Common gallinules were abundant, including numerous pairs tending to their broods of newly hatched fuzzballs.
This half-grown juvenile common gallinule was all by his lonesome. Perhaps the only surviving member of his brood.
Common gallinules are attentive parents. This one was teaching her youngster how to preen.
How do I look, Mom?
Feeding the babies.
About two miles in, the drive reaches the shore of Lake Apopka and a large, historic pump house remaining from the agricultural period. On a small, drying pond near the pump house, I found a black-necked stilt, solitary sandpiper, and least sandpiper feeding in the shallow water and muddy shoreline, directly front-lit by gorgeous early morning light. As I spent the next 20 minutes or so burning up my memory cards on these photogenic birds, my slight dudgeon lifted. This is what I had come for.
Black-necked stilts are very active foragers, frequently submerging their entire head searching for prey.
The rest of the morning followed suit. Though the birds were mostly breeding residents, it mattered not. Common gallinules, various egrets and herons, blackbirds, including a couple more small flocks of bobolinks, barn swallows (along with a few tree swallows in one flock), and other birds were everywhere. In one of the canals paralleling the drive, I was shocked by the huge numbers of big frogs half-submerged in duckweed and Salvinia, occasionally making short leaps to capture prey. Both bullfrogs and pig frogs were calling, which was somewhat surprising to me. I had always thought of those two species as ecological equivalents that didn’t normally co-occur. I don’t know where I picked up that bit of dubious knowledge, but clearly it doesn’t apply to the big Lithobates (could it be true that this horrendous genus is about to be decommissioned and the members of this genus placed back into Rana, where they belong? Joy.) frogs of the restoration area.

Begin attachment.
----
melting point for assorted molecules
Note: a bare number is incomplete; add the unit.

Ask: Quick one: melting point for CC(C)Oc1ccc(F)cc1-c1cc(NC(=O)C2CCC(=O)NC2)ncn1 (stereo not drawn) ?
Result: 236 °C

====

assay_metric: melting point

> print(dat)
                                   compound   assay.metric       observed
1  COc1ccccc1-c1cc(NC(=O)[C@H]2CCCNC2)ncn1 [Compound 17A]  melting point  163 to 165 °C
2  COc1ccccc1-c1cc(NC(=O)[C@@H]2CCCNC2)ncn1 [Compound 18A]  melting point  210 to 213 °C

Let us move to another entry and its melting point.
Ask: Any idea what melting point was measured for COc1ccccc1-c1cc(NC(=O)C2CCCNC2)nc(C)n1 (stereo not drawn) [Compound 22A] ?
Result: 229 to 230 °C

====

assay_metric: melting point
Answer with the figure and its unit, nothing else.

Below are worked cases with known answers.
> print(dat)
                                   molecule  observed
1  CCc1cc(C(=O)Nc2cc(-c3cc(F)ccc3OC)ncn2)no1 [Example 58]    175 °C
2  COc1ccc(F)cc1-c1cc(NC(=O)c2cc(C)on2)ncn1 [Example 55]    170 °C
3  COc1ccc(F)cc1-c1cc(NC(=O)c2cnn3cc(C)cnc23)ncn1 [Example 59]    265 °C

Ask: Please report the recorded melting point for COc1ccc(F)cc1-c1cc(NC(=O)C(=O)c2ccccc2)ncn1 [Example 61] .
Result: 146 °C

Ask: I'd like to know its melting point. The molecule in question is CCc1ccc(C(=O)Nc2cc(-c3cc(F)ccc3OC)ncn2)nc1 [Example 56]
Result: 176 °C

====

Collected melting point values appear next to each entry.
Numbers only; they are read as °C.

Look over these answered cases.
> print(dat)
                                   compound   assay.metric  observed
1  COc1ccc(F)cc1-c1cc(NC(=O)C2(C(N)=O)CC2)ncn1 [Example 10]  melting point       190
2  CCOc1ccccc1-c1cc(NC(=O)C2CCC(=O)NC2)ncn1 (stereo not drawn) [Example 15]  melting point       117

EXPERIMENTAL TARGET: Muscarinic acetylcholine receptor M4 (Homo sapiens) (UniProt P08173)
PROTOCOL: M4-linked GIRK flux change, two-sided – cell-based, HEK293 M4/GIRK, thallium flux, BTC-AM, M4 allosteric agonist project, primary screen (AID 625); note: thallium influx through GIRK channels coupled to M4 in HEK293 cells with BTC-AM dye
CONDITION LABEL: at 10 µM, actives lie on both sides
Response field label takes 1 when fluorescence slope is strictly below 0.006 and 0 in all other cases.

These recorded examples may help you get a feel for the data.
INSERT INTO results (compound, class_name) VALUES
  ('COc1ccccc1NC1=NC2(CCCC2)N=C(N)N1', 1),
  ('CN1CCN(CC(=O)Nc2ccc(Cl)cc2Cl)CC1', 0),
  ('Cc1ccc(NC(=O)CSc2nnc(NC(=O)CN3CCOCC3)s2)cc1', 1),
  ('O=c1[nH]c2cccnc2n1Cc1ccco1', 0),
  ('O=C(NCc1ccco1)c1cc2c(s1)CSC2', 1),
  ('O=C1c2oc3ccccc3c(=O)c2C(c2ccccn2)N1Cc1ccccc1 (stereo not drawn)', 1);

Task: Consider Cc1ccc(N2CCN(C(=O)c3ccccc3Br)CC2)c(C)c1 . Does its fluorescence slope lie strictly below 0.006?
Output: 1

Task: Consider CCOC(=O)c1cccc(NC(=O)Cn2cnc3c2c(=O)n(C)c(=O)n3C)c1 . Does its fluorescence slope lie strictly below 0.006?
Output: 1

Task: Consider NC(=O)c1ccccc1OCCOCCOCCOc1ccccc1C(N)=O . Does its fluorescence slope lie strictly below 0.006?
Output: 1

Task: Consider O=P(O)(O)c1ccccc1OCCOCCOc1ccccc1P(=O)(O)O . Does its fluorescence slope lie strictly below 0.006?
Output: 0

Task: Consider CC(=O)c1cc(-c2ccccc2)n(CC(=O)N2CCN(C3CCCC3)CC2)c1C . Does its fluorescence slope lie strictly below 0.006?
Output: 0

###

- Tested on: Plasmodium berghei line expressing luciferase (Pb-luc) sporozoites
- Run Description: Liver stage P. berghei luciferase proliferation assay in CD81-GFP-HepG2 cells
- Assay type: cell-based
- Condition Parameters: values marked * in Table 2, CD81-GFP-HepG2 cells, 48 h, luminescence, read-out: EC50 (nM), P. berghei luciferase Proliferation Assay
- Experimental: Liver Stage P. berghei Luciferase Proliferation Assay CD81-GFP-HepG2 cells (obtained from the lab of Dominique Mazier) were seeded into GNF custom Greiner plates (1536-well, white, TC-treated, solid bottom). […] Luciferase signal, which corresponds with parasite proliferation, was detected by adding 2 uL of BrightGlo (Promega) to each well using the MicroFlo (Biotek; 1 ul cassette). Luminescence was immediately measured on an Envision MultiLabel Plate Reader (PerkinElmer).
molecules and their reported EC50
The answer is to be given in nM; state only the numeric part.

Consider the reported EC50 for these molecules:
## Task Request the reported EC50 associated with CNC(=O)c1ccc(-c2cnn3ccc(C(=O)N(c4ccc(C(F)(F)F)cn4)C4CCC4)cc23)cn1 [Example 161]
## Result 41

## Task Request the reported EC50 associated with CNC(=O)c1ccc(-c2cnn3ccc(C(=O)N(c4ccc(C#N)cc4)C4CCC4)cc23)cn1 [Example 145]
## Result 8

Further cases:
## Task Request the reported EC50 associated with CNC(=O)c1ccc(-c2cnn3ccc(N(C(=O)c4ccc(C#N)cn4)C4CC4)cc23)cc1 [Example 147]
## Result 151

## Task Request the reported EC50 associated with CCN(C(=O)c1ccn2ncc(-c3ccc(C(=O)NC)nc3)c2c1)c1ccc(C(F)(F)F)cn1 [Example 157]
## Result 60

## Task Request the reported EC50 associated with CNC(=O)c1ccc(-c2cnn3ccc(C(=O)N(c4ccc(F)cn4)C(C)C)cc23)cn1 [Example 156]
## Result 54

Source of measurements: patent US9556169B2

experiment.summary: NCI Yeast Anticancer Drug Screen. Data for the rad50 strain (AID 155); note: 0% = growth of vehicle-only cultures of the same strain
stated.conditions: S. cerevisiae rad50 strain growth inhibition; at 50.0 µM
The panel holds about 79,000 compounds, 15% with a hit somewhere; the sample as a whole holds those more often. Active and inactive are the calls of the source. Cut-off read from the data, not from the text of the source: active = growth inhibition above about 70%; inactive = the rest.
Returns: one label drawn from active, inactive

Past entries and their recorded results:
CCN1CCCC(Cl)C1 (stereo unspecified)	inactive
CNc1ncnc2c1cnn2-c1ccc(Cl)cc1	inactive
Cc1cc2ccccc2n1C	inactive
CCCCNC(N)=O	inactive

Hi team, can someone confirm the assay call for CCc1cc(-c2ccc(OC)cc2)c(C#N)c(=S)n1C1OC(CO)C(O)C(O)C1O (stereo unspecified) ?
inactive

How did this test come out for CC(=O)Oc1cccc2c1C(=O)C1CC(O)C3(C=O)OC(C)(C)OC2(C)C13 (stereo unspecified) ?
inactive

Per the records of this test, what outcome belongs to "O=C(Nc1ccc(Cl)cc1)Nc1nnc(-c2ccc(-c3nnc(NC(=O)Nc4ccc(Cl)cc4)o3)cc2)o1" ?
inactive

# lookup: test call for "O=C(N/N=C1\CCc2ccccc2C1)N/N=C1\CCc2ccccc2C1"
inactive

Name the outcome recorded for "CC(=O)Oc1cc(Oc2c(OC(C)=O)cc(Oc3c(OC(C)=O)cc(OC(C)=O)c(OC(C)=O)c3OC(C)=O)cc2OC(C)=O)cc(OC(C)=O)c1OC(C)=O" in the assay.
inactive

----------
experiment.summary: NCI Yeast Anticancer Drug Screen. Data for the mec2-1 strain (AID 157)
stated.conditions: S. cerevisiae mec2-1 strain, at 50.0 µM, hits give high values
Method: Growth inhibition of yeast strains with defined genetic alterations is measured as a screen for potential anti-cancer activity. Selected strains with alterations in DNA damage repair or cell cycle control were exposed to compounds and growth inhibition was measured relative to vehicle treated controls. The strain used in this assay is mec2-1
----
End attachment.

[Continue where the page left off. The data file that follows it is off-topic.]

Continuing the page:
While shorebirds weren’t particularly diverse, and I only saw a few individuals of any species, it was still nice to see killdeer, stilts, spotted and solitary sandpipers, and several of these tiny little least sandpipers.
Solitary and least sandpiper